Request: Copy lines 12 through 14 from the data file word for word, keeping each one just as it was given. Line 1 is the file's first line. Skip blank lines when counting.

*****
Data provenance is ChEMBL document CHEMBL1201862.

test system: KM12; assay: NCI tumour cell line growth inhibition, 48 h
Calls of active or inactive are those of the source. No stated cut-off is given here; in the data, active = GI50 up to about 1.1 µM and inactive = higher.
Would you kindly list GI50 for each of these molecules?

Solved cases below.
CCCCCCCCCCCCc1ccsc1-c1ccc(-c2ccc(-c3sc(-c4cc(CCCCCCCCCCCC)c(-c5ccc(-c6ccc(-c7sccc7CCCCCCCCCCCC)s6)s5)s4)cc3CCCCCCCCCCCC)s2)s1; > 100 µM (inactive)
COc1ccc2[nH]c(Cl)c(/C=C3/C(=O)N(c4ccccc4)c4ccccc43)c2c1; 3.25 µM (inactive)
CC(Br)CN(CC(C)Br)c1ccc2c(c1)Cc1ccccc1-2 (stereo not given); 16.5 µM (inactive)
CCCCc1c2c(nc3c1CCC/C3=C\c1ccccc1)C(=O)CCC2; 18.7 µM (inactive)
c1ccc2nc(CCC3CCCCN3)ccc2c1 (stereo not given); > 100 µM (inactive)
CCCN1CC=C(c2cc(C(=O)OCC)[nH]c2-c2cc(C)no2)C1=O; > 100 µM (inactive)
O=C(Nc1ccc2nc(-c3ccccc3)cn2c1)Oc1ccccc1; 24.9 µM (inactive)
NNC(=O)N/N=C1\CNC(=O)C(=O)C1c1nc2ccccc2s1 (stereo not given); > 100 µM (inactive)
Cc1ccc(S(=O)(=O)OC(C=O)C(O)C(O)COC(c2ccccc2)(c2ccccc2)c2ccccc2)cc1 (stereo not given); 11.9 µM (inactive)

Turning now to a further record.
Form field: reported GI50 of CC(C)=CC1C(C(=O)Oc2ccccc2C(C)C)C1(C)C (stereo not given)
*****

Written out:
O=C(Nc1ccc2nc(-c3ccccc3)cn2c1)Oc1ccccc1; 24.9 µM (inactive)
NNC(=O)N/N=C1\CNC(=O)C(=O)C1c1nc2ccccc2s1 (stereo not given); > 100 µM (inactive)
Cc1ccc(S(=O)(=O)OC(C=O)C(O)C(O)COC(c2ccccc2)(c2ccccc2)c2ccccc2)cc1 (stereo not given); 11.9 µM (inactive)